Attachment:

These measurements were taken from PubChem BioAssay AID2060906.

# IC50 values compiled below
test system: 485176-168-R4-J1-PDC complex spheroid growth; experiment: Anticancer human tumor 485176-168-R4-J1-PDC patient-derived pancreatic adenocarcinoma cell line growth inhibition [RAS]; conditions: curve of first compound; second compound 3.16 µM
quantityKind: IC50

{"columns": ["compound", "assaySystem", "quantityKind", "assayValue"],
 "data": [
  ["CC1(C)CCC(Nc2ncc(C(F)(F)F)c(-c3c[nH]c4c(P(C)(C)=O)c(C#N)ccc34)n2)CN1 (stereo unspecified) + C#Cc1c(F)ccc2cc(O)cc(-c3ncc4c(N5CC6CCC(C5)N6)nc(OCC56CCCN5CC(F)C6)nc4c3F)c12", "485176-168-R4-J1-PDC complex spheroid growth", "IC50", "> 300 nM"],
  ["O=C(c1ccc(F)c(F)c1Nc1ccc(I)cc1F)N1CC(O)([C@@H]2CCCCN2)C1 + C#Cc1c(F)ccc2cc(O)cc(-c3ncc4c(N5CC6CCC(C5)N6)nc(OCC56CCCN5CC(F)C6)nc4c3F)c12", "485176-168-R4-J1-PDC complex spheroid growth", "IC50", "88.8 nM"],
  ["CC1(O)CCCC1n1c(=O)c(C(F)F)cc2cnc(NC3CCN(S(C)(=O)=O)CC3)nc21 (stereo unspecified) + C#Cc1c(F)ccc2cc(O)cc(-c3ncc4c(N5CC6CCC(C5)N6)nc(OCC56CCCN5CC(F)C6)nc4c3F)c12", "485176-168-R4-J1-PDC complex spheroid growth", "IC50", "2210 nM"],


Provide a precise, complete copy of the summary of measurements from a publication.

These measurements were taken from PubChem BioAssay AID2060906.

# IC50 values compiled below
test system: 485176-168-R4-J1-PDC complex spheroid growth; experiment: Anticancer human tumor 485176-168-R4-J1-PDC patient-derived pancreatic adenocarcinoma cell line growth inhibition [RAS]; conditions: curve of first compound; second compound 3.16 µM
quantityKind: IC50

{"columns": ["compound", "assaySystem", "quantityKind", "assayValue"],
 "data": [
  ["CC1(C)CCC(Nc2ncc(C(F)(F)F)c(-c3c[nH]c4c(P(C)(C)=O)c(C#N)ccc34)n2)CN1 (stereo unspecified) + C#Cc1c(F)ccc2cc(O)cc(-c3ncc4c(N5CC6CCC(C5)N6)nc(OCC56CCCN5CC(F)C6)nc4c3F)c12", "485176-168-R4-J1-PDC complex spheroid growth", "IC50", "> 300 nM"],
  ["O=C(c1ccc(F)c(F)c1Nc1ccc(I)cc1F)N1CC(O)([C@@H]2CCCCN2)C1 + C#Cc1c(F)ccc2cc(O)cc(-c3ncc4c(N5CC6CCC(C5)N6)nc(OCC56CCCN5CC(F)C6)nc4c3F)c12", "485176-168-R4-J1-PDC complex spheroid growth", "IC50", "88.8 nM"],
  ["CC1(O)CCCC1n1c(=O)c(C(F)F)cc2cnc(NC3CCN(S(C)(=O)=O)CC3)nc21 (stereo unspecified) + C#Cc1c(F)ccc2cc(O)cc(-c3ncc4c(N5CC6CCC(C5)N6)nc(OCC56CCCN5CC(F)C6)nc4c3F)c12", "485176-168-R4-J1-PDC complex spheroid growth", "IC50", "2210 nM"],